Rhodes State College is a two-year, state-assisted institution located in Allen County in west-central Ohio. Although its legally chartered district, established by the Ohio Board of Regents, is limited to Allen County, Rhodes State’s service area extends to nine other surrounding counties. The College was established in direct response to Allen County leaders’ expressed need for post-secondary technical education.
In February 1967, the Lima Area Chamber of Commerce conducted a survey to identify the technical education needs more clearly. The survey results served as the basis for the College’s Official Plan submitted to the Ohio Board of Regents. The Regents subsequently appropriated funds to The Ohio State University (OSU) to construct facilities on its Lima Campus to accommodate technical education. Penta County Technical Institute of Perrysburg, Ohio was invited by the Ohio Board of Regents and OSU to assume operational control of technical education on the Lima Campus.
The first class, representing 49 nursing students, enrolled at the Lima Technical Center in September 1969. In June 1971, upon further recommendation of the Ohio Board of Regents, and in accordance with the Ohio Board of Regents-Master Plan of 1966, the Allen County Technical College District was created under the provisions of Chapter 3357 of the Ohio Revised Code. Interim operation of technical education was transferred from Penta County Technical Institute to OSU. On September 17, 1971, a local Board of Trustees was appointed and assumed legal, statutory, and fiduciary control of the College. On May 18, 1972, the College was officially recognized as Lima Technical College (LTC).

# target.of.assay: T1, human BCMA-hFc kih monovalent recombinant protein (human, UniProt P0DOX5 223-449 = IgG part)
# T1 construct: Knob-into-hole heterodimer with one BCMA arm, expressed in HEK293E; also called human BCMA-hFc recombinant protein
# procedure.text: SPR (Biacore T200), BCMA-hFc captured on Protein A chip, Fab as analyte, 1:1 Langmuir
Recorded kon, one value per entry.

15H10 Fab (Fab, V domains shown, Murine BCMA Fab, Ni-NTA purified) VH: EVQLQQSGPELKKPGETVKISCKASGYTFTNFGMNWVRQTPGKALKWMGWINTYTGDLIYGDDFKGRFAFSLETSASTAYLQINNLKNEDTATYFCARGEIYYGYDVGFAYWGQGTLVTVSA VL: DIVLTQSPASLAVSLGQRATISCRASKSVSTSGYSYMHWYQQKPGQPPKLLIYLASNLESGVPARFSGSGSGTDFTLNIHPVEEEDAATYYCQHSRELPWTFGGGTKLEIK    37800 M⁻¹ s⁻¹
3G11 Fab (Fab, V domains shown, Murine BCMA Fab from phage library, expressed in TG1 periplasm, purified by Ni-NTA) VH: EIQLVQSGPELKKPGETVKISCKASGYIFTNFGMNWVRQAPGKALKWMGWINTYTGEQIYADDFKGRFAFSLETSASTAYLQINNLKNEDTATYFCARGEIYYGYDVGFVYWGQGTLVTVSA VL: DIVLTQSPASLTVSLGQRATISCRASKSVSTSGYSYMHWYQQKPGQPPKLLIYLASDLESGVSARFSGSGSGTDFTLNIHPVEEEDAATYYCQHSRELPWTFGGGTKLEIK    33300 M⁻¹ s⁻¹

By the mid-1990s, LTC offered over 70 associate degree programs and certificates. The College boasted an enrollment of approximately 2,500 students, and numerous non-credit courses serving professional training, skills upgrading, recreational, learning and personal development were offered through the Division of Community Education Services.
During this time, the unique relationship with The Ohio State University at Lima (OSU-L) had extended beyond proximity and included sharing the same facilities; some courses; and some service unit personnel, including the Chief Executive Officer who served as both the President of LTC and Dean/Director of OSU-L. The relationship was and continues to be governed by a Cost-Share Agreement, which details terms of operation and financial responsibility.
In 1991, separations occurred between LTC and OSU-L. LTC hired its own CEO as President, and OSU-L hired its own Dean/Director. The separation extended beyond leadership, freeing LTC to broaden the scope of its curricula and non-credit offerings by assuming full responsibility for required general education courses and moving from a general continuing education platform into workforce development training. Security, Student Athletics and Activities, Central Duplication and Mail Services, Library Services, Facilities/Grounds, and Room Scheduling continued to be shared, although each reports to one or other of the institutions. During this same period, the Ohio Board of Regents’ Managing for the Future and Securing the Future initiatives resulted in converting Ohio’s free standing technical colleges to community colleges. After significant debate, the technical colleges co-located with University branch campuses (similar to Lima Technical College) were denied this conversion opportunity.
This limited Ohio’s co-located technical colleges to career-related technical disciplines and applied associate degrees, preventing them from offering the Associate of Arts and Associate of Science degrees.
In 2002, to symbolize the diverse educational opportunities that the College offered, Lima Technical College changed its name to James A. Rhodes State College, in honor of former governor James A. Rhodes, who played a vital role in establishing Ohio’s two-year college system.
In 2005, Rhodes State College offered applied associates degrees and certificates in over ninety programs. This same year, over three thousand students enrolled. By fall 2007 enrollments grew to 3,386 students and in June 2008, Rhodes State College honored its 13,000th graduate.